Petru & Claymoor bespoke shoes: Review

Wednesday, December 2nd 2020
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Almost a year ago, back in January, I began the process of making a pair of bespoke shoes with a new outfit in Romania, Petru & Claymoor

Shoe fans might have seen some coverage of the brand over the intervening year. It was set up by Mircea Cioponea and Petru Coca, the former better known for his shoe blog Claymoor’s List

The pair have a showroom in Bucharest, and also a workshop in Brasov. The latter is in the Transylvania region of Romania, hence the use of ‘Transylvania’ on a lot of their branding and communications. 

The split-toe derbys they made me were very nice, with a solid fit. There are one or two making issues, and a more significant one in the style that I’ll describe in a moment. They’re also the stiff, solid shoe typical of eastern Europe, which won’t suit everybody.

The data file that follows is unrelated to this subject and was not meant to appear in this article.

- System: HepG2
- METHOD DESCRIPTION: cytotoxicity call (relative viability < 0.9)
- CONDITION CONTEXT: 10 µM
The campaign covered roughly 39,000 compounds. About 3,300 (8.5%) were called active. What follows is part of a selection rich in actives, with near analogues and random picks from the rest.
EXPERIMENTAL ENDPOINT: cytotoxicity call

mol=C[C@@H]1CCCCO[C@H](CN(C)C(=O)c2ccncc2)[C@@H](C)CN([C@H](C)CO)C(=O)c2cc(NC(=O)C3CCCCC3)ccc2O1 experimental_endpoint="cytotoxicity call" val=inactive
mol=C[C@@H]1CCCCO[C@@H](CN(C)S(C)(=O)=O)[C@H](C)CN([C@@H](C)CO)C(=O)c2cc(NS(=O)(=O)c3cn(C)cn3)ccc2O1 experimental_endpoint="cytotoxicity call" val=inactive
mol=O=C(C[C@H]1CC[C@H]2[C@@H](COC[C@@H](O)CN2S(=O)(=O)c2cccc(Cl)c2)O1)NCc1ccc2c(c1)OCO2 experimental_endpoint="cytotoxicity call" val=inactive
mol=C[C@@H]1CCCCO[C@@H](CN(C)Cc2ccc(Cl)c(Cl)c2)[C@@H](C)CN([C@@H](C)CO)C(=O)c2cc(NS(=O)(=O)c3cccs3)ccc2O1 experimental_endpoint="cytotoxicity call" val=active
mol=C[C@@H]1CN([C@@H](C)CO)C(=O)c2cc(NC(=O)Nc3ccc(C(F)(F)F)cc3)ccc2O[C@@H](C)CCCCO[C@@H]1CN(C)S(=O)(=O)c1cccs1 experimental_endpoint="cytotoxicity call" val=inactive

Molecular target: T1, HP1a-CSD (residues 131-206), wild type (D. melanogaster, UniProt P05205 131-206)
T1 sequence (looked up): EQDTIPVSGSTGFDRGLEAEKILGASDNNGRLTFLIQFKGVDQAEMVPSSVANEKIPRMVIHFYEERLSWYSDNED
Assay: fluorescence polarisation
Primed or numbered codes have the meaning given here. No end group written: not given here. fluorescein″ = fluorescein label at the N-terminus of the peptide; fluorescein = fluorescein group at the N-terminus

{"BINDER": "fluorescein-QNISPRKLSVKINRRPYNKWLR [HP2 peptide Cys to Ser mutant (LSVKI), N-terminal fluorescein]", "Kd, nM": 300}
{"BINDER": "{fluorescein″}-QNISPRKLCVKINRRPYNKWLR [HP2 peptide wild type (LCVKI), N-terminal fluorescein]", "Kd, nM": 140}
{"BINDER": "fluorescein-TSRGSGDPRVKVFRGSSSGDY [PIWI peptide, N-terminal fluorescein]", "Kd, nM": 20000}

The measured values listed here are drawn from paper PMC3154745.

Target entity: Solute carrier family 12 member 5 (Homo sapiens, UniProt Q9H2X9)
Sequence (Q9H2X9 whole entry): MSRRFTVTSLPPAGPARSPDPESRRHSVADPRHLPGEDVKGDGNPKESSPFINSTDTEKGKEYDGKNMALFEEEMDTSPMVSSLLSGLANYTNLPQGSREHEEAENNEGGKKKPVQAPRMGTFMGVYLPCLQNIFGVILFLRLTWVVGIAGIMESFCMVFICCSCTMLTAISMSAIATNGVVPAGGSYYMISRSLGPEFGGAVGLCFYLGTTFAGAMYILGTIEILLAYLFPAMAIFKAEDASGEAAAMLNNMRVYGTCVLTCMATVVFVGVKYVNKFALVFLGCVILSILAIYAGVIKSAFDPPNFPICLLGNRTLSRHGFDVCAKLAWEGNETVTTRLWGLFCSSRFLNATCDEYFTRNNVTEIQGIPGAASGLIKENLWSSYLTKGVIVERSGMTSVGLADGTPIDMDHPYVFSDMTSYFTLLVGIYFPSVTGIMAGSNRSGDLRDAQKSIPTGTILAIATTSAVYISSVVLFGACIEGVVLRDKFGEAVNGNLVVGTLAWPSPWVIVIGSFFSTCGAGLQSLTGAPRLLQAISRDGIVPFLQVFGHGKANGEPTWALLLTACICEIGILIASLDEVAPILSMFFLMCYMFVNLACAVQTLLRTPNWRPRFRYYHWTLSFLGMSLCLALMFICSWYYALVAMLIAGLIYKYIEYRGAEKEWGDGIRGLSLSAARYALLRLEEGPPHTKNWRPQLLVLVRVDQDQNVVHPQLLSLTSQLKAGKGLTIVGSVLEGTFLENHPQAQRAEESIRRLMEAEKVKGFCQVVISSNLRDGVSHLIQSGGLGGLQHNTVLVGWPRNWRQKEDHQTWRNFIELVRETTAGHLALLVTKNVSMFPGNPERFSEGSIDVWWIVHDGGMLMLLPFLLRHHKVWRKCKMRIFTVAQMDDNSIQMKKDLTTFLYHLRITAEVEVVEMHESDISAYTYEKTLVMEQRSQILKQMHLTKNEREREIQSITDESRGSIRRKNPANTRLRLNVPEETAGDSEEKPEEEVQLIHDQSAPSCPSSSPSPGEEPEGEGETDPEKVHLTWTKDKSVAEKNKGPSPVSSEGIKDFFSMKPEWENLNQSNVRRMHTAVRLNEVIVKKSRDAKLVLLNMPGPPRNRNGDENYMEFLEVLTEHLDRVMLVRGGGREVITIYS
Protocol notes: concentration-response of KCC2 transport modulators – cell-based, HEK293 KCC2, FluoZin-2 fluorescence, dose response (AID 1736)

But it’s hard to argue with the value: €1500 for a completely handmade, bespoke shoe (€250 of which is the last - so not chargeable on a second pair).

This was also my first experience of having any bespoke done remotely - which has of course becoming more common in the past year. So that was interesting to experience and think about. 

We began the experience by Mircea sending me images of their models, in various leathers, and me picking between them. Unfortunately some of the leathers proved to then be unavailable, so I couldn’t get the shade of kudu I liked. I find this a risk with older shoe models or smaller makers. 

But there was a split-toe derby in the Russian hatch-grain leather supplied by Horween, which I liked, so we went with that (pictured above). 

I was instructed to measure my own feet, in four different places on each foot. I then sent Mircea a video of me doing so (in order to see exactly where I had measured) as well as the measurements themselves.